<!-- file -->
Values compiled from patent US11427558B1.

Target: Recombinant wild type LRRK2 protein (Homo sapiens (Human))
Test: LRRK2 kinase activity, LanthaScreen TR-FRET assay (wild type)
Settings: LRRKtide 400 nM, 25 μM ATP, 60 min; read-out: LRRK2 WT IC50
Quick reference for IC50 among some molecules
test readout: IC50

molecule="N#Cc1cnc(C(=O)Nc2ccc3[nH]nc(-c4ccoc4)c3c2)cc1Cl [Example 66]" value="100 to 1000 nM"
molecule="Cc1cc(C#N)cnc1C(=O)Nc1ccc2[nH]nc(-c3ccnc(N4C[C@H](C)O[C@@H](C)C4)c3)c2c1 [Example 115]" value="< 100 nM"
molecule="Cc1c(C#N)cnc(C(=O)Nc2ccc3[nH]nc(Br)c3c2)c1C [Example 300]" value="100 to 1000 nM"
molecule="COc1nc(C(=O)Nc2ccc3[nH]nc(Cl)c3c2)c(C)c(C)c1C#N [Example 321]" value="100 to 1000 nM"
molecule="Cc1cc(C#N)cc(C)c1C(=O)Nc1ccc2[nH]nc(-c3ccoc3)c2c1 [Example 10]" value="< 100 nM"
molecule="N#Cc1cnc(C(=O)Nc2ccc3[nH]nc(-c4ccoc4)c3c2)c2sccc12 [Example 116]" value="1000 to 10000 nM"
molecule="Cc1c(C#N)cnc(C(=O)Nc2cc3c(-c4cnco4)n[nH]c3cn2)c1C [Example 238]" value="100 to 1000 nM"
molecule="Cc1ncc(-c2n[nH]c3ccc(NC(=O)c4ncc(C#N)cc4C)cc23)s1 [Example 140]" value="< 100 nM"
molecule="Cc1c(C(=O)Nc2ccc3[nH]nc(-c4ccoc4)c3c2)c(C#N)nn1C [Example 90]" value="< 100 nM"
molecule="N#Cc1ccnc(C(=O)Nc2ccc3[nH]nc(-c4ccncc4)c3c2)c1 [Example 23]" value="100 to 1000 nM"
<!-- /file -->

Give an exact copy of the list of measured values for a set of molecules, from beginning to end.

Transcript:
Values compiled from patent US11427558B1.

Target: Recombinant wild type LRRK2 protein (Homo sapiens (Human))
Test: LRRK2 kinase activity, LanthaScreen TR-FRET assay (wild type)
Settings: LRRKtide 400 nM, 25 μM ATP, 60 min; read-out: LRRK2 WT IC50
Quick reference for IC50 among some molecules
test readout: IC50

molecule="N#Cc1cnc(C(=O)Nc2ccc3[nH]nc(-c4ccoc4)c3c2)cc1Cl [Example 66]" value="100 to 1000 nM"
molecule="Cc1cc(C#N)cnc1C(=O)Nc1ccc2[nH]nc(-c3ccnc(N4C[C@H](C)O[C@@H](C)C4)c3)c2c1 [Example 115]" value="< 100 nM"
molecule="Cc1c(C#N)cnc(C(=O)Nc2ccc3[nH]nc(Br)c3c2)c1C [Example 300]" value="100 to 1000 nM"
molecule="COc1nc(C(=O)Nc2ccc3[nH]nc(Cl)c3c2)c(C)c(C)c1C#N [Example 321]" value="100 to 1000 nM"
molecule="Cc1cc(C#N)cc(C)c1C(=O)Nc1ccc2[nH]nc(-c3ccoc3)c2c1 [Example 10]" value="< 100 nM"
molecule="N#Cc1cnc(C(=O)Nc2ccc3[nH]nc(-c4ccoc4)c3c2)c2sccc12 [Example 116]" value="1000 to 10000 nM"
molecule="Cc1c(C#N)cnc(C(=O)Nc2cc3c(-c4cnco4)n[nH]c3cn2)c1C [Example 238]" value="100 to 1000 nM"
molecule="Cc1ncc(-c2n[nH]c3ccc(NC(=O)c4ncc(C#N)cc4C)cc23)s1 [Example 140]" value="< 100 nM"
molecule="Cc1c(C(=O)Nc2ccc3[nH]nc(-c4ccoc4)c3c2)c(C#N)nn1C [Example 90]" value="< 100 nM"
molecule="N#Cc1ccnc(C(=O)Nc2ccc3[nH]nc(-c4ccncc4)c3c2)c1 [Example 23]" value="100 to 1000 nM"